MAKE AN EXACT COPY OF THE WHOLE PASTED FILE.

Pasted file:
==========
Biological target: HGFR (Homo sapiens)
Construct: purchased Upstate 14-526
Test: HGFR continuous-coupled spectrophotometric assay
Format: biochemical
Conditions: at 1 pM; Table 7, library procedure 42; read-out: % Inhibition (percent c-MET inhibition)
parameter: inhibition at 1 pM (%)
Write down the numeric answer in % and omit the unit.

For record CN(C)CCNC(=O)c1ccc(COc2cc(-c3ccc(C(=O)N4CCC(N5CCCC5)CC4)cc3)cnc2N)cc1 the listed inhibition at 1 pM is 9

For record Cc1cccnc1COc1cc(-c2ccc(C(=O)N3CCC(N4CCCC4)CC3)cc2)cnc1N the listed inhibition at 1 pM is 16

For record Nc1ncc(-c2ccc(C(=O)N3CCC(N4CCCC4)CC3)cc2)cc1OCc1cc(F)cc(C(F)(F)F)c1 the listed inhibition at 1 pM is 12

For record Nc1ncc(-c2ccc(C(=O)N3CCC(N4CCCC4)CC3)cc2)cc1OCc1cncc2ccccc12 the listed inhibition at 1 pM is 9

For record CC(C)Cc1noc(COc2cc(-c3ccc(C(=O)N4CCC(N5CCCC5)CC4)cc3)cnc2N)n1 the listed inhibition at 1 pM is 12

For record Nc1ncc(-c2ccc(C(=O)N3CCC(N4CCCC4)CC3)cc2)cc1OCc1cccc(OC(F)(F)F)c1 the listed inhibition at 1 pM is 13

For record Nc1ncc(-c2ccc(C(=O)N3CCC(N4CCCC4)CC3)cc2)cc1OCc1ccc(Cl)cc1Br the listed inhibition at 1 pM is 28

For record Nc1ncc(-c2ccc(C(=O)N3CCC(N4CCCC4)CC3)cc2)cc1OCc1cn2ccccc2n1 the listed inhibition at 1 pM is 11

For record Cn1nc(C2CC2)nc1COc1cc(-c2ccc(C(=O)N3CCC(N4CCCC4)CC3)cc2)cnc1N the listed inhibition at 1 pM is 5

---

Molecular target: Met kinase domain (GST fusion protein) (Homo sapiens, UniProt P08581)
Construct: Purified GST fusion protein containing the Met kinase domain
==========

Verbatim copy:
Biological target: HGFR (Homo sapiens)
Construct: purchased Upstate 14-526
Test: HGFR continuous-coupled spectrophotometric assay
Format: biochemical
Conditions: at 1 pM; Table 7, library procedure 42; read-out: % Inhibition (percent c-MET inhibition)
parameter: inhibition at 1 pM (%)
Write down the numeric answer in % and omit the unit.

For record CN(C)CCNC(=O)c1ccc(COc2cc(-c3ccc(C(=O)N4CCC(N5CCCC5)CC4)cc3)cnc2N)cc1 the listed inhibition at 1 pM is 9

For record Cc1cccnc1COc1cc(-c2ccc(C(=O)N3CCC(N4CCCC4)CC3)cc2)cnc1N the listed inhibition at 1 pM is 16

For record Nc1ncc(-c2ccc(C(=O)N3CCC(N4CCCC4)CC3)cc2)cc1OCc1cc(F)cc(C(F)(F)F)c1 the listed inhibition at 1 pM is 12

For record Nc1ncc(-c2ccc(C(=O)N3CCC(N4CCCC4)CC3)cc2)cc1OCc1cncc2ccccc12 the listed inhibition at 1 pM is 9

For record CC(C)Cc1noc(COc2cc(-c3ccc(C(=O)N4CCC(N5CCCC5)CC4)cc3)cnc2N)n1 the listed inhibition at 1 pM is 12

For record Nc1ncc(-c2ccc(C(=O)N3CCC(N4CCCC4)CC3)cc2)cc1OCc1cccc(OC(F)(F)F)c1 the listed inhibition at 1 pM is 13

For record Nc1ncc(-c2ccc(C(=O)N3CCC(N4CCCC4)CC3)cc2)cc1OCc1ccc(Cl)cc1Br the listed inhibition at 1 pM is 28

For record Nc1ncc(-c2ccc(C(=O)N3CCC(N4CCCC4)CC3)cc2)cc1OCc1cn2ccccc2n1 the listed inhibition at 1 pM is 11

For record Cn1nc(C2CC2)nc1COc1cc(-c2ccc(C(=O)N3CCC(N4CCCC4)CC3)cc2)cnc1N the listed inhibition at 1 pM is 5

---

Molecular target: Met kinase domain (GST fusion protein) (Homo sapiens, UniProt P08581)
Construct: Purified GST fusion protein containing the Met kinase domain